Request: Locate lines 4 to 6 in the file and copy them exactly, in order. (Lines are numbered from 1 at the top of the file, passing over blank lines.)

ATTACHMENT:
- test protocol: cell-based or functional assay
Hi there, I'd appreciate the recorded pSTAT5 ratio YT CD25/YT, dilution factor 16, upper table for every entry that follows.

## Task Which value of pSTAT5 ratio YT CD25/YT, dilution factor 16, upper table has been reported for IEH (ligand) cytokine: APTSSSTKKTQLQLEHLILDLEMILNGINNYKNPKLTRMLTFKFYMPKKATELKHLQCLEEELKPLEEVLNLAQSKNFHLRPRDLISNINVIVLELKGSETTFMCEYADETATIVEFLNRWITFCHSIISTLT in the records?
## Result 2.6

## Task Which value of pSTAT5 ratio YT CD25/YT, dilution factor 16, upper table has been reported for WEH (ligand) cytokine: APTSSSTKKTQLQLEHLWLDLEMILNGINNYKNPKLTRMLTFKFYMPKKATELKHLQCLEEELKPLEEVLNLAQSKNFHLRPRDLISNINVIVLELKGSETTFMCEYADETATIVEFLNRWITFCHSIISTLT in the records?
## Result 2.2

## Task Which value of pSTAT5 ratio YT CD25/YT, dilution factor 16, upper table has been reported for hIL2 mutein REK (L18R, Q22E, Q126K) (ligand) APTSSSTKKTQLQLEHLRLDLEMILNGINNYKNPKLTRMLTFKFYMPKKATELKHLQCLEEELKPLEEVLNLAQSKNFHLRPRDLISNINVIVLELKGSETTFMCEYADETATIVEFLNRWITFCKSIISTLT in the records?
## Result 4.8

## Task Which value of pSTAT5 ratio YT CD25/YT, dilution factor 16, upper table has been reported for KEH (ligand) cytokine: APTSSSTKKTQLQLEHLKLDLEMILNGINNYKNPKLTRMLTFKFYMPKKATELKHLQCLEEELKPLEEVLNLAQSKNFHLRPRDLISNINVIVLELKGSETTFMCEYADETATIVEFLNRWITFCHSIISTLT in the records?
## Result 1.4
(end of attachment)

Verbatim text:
## Result 2.6

## Task Which value of pSTAT5 ratio YT CD25/YT, dilution factor 16, upper table has been reported for WEH (ligand) cytokine: APTSSSTKKTQLQLEHLWLDLEMILNGINNYKNPKLTRMLTFKFYMPKKATELKHLQCLEEELKPLEEVLNLAQSKNFHLRPRDLISNINVIVLELKGSETTFMCEYADETATIVEFLNRWITFCHSIISTLT in the records?
## Result 2.2